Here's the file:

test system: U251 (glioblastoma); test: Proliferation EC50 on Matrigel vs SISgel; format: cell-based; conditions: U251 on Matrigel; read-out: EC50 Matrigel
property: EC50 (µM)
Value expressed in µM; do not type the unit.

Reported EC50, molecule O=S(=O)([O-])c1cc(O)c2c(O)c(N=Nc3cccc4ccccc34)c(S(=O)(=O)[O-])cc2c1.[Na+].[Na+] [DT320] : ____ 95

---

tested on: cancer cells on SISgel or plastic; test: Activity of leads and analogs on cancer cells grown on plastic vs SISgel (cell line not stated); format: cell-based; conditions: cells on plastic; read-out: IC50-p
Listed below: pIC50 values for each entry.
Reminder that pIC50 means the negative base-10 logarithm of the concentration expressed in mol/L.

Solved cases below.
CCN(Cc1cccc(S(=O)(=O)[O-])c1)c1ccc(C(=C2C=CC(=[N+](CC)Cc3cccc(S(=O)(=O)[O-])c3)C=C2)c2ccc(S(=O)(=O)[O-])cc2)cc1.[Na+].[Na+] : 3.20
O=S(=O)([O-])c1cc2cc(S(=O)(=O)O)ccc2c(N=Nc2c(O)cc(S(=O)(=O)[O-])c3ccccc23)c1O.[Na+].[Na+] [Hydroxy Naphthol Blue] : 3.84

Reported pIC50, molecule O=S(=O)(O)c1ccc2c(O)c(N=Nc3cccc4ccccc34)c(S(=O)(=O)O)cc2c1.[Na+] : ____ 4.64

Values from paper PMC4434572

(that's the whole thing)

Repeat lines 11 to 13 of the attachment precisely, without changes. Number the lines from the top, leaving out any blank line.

O=S(=O)([O-])c1cc2cc(S(=O)(=O)O)ccc2c(N=Nc2c(O)cc(S(=O)(=O)[O-])c3ccccc23)c1O.[Na+].[Na+] [Hydroxy Naphthol Blue] : 3.84

Reported pIC50, molecule O=S(=O)(O)c1ccc2c(O)c(N=Nc3cccc4ccccc34)c(S(=O)(=O)O)cc2c1.[Na+] : ____ 4.64

Values from paper PMC4434572